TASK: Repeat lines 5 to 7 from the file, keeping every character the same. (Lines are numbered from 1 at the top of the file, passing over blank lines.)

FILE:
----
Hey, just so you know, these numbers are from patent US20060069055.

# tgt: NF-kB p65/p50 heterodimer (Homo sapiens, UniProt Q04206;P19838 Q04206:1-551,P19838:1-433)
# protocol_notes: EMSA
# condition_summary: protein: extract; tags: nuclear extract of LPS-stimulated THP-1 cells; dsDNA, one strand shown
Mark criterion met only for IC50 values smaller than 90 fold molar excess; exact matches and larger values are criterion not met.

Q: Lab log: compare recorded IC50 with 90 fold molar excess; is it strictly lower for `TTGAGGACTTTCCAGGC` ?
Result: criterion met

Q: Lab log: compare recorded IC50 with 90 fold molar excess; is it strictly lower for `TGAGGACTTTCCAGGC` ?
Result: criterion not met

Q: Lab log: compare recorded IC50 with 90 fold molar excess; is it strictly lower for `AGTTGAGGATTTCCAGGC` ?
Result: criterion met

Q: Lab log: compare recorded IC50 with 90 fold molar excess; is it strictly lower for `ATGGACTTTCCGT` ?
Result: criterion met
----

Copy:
Mark criterion met only for IC50 values smaller than 90 fold molar excess; exact matches and larger values are criterion not met.

Q: Lab log: compare recorded IC50 with 90 fold molar excess; is it strictly lower for `TTGAGGACTTTCCAGGC` ?
Result: criterion met